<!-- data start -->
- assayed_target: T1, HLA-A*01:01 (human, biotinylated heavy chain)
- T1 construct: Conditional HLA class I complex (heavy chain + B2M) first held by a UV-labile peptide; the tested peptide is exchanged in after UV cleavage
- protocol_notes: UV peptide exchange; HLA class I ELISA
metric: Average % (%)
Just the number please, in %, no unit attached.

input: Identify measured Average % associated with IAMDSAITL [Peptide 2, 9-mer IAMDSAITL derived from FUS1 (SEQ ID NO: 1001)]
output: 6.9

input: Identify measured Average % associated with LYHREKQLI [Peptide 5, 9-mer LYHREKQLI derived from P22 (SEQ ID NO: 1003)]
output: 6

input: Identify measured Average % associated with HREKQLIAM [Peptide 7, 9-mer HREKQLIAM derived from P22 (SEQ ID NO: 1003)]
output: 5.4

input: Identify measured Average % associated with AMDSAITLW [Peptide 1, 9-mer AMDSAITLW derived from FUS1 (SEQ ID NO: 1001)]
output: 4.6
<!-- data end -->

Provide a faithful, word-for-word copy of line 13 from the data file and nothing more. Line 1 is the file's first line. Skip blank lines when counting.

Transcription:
output: 4.6